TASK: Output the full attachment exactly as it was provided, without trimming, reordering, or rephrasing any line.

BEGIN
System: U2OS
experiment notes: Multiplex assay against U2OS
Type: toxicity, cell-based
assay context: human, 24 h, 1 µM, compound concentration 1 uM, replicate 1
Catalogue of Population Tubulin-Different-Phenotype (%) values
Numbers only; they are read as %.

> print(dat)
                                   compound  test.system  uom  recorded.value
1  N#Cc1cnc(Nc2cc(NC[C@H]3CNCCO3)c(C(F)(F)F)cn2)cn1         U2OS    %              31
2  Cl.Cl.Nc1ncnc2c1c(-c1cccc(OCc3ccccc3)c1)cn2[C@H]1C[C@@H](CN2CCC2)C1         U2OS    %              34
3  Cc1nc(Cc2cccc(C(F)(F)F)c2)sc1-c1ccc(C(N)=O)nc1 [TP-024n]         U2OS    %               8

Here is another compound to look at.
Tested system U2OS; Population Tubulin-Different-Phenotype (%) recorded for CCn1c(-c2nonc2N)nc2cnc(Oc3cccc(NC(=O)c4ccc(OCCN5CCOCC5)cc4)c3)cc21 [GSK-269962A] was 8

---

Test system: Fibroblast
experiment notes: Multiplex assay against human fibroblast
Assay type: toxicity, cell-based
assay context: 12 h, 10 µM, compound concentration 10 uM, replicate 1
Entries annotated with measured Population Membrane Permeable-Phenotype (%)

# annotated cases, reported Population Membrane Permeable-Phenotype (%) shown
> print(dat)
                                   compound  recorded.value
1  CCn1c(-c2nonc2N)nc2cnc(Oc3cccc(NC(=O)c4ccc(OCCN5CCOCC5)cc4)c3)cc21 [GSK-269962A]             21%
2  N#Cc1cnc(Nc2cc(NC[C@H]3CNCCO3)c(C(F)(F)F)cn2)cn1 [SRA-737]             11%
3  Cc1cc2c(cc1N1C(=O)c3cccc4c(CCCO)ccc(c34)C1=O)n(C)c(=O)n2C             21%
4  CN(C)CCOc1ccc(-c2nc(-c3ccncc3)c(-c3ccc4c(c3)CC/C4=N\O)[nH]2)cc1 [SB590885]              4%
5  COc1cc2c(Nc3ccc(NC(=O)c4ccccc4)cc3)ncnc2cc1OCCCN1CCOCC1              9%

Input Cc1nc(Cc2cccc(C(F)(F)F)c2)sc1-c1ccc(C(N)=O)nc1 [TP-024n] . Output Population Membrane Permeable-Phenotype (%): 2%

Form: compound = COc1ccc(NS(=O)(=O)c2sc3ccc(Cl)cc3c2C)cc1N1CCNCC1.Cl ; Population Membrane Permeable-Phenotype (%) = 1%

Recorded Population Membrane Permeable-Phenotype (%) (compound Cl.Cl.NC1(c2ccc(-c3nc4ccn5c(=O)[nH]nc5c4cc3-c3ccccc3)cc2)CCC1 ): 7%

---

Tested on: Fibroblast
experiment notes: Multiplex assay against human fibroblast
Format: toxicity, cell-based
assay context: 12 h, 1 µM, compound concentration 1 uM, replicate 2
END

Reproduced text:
System: U2OS
experiment notes: Multiplex assay against U2OS
Type: toxicity, cell-based
assay context: human, 24 h, 1 µM, compound concentration 1 uM, replicate 1
Catalogue of Population Tubulin-Different-Phenotype (%) values
Numbers only; they are read as %.

> print(dat)
                                   compound  test.system  uom  recorded.value
1  N#Cc1cnc(Nc2cc(NC[C@H]3CNCCO3)c(C(F)(F)F)cn2)cn1         U2OS    %              31
2  Cl.Cl.Nc1ncnc2c1c(-c1cccc(OCc3ccccc3)c1)cn2[C@H]1C[C@@H](CN2CCC2)C1         U2OS    %              34
3  Cc1nc(Cc2cccc(C(F)(F)F)c2)sc1-c1ccc(C(N)=O)nc1 [TP-024n]         U2OS    %               8

Here is another compound to look at.
Tested system U2OS; Population Tubulin-Different-Phenotype (%) recorded for CCn1c(-c2nonc2N)nc2cnc(Oc3cccc(NC(=O)c4ccc(OCCN5CCOCC5)cc4)c3)cc21 [GSK-269962A] was 8

---

Test system: Fibroblast
experiment notes: Multiplex assay against human fibroblast
Assay type: toxicity, cell-based
assay context: 12 h, 10 µM, compound concentration 10 uM, replicate 1
Entries annotated with measured Population Membrane Permeable-Phenotype (%)

# annotated cases, reported Population Membrane Permeable-Phenotype (%) shown
> print(dat)
                                   compound  recorded.value
1  CCn1c(-c2nonc2N)nc2cnc(Oc3cccc(NC(=O)c4ccc(OCCN5CCOCC5)cc4)c3)cc21 [GSK-269962A]             21%
2  N#Cc1cnc(Nc2cc(NC[C@H]3CNCCO3)c(C(F)(F)F)cn2)cn1 [SRA-737]             11%
3  Cc1cc2c(cc1N1C(=O)c3cccc4c(CCCO)ccc(c34)C1=O)n(C)c(=O)n2C             21%
4  CN(C)CCOc1ccc(-c2nc(-c3ccncc3)c(-c3ccc4c(c3)CC/C4=N\O)[nH]2)cc1 [SB590885]              4%
5  COc1cc2c(Nc3ccc(NC(=O)c4ccccc4)cc3)ncnc2cc1OCCCN1CCOCC1              9%

Input Cc1nc(Cc2cccc(C(F)(F)F)c2)sc1-c1ccc(C(N)=O)nc1 [TP-024n] . Output Population Membrane Permeable-Phenotype (%): 2%

Form: compound = COc1ccc(NS(=O)(=O)c2sc3ccc(Cl)cc3c2C)cc1N1CCNCC1.Cl ; Population Membrane Permeable-Phenotype (%) = 1%

Recorded Population Membrane Permeable-Phenotype (%) (compound Cl.Cl.NC1(c2ccc(-c3nc4ccn5c(=O)[nH]nc5c4cc3-c3ccccc3)cc2)CCC1 ): 7%

---

Tested on: Fibroblast
experiment notes: Multiplex assay against human fibroblast
Format: toxicity, cell-based
assay context: 12 h, 1 µM, compound concentration 1 uM, replicate 2